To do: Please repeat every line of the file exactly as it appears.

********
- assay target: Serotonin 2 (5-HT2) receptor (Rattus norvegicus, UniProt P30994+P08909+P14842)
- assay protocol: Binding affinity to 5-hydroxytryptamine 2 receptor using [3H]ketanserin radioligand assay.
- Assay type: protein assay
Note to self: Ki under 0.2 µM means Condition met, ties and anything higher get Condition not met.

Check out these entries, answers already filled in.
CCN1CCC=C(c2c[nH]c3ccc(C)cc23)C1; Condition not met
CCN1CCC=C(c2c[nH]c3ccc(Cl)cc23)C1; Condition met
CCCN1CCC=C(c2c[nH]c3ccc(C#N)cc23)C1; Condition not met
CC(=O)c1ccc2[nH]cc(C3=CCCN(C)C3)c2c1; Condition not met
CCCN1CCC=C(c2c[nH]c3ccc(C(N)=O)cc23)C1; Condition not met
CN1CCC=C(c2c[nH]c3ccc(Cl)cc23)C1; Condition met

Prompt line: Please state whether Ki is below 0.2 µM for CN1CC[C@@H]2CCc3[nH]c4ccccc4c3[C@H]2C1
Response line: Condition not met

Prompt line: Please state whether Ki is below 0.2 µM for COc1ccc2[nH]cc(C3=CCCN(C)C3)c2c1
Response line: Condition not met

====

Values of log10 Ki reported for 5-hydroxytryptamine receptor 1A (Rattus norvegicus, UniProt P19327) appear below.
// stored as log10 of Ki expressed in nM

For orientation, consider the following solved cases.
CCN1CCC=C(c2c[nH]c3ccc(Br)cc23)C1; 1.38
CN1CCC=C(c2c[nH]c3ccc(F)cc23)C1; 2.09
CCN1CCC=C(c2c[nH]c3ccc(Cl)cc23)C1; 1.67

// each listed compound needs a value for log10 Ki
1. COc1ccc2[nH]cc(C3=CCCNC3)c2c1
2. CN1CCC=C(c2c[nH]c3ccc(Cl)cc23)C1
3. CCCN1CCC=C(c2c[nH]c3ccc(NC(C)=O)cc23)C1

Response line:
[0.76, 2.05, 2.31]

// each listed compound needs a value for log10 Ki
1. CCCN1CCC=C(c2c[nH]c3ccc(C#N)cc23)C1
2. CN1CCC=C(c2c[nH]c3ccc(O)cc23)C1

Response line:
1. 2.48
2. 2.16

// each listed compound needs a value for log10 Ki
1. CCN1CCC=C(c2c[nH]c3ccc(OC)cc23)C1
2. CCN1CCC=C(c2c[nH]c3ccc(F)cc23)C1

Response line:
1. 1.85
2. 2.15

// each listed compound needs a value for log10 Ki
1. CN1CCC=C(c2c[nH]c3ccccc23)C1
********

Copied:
- assay target: Serotonin 2 (5-HT2) receptor (Rattus norvegicus, UniProt P30994+P08909+P14842)
- assay protocol: Binding affinity to 5-hydroxytryptamine 2 receptor using [3H]ketanserin radioligand assay.
- Assay type: protein assay
Note to self: Ki under 0.2 µM means Condition met, ties and anything higher get Condition not met.

Check out these entries, answers already filled in.
CCN1CCC=C(c2c[nH]c3ccc(C)cc23)C1; Condition not met
CCN1CCC=C(c2c[nH]c3ccc(Cl)cc23)C1; Condition met
CCCN1CCC=C(c2c[nH]c3ccc(C#N)cc23)C1; Condition not met
CC(=O)c1ccc2[nH]cc(C3=CCCN(C)C3)c2c1; Condition not met
CCCN1CCC=C(c2c[nH]c3ccc(C(N)=O)cc23)C1; Condition not met
CN1CCC=C(c2c[nH]c3ccc(Cl)cc23)C1; Condition met

Prompt line: Please state whether Ki is below 0.2 µM for CN1CC[C@@H]2CCc3[nH]c4ccccc4c3[C@H]2C1
Response line: Condition not met

Prompt line: Please state whether Ki is below 0.2 µM for COc1ccc2[nH]cc(C3=CCCN(C)C3)c2c1
Response line: Condition not met

====

Values of log10 Ki reported for 5-hydroxytryptamine receptor 1A (Rattus norvegicus, UniProt P19327) appear below.
// stored as log10 of Ki expressed in nM

For orientation, consider the following solved cases.
CCN1CCC=C(c2c[nH]c3ccc(Br)cc23)C1; 1.38
CN1CCC=C(c2c[nH]c3ccc(F)cc23)C1; 2.09
CCN1CCC=C(c2c[nH]c3ccc(Cl)cc23)C1; 1.67

// each listed compound needs a value for log10 Ki
1. COc1ccc2[nH]cc(C3=CCCNC3)c2c1
2. CN1CCC=C(c2c[nH]c3ccc(Cl)cc23)C1
3. CCCN1CCC=C(c2c[nH]c3ccc(NC(C)=O)cc23)C1

Response line:
[0.76, 2.05, 2.31]

// each listed compound needs a value for log10 Ki
1. CCCN1CCC=C(c2c[nH]c3ccc(C#N)cc23)C1
2. CN1CCC=C(c2c[nH]c3ccc(O)cc23)C1

Response line:
1. 2.48
2. 2.16

// each listed compound needs a value for log10 Ki
1. CCN1CCC=C(c2c[nH]c3ccc(OC)cc23)C1
2. CCN1CCC=C(c2c[nH]c3ccc(F)cc23)C1

Response line:
1. 1.85
2. 2.15

// each listed compound needs a value for log10 Ki
1. CN1CCC=C(c2c[nH]c3ccccc23)C1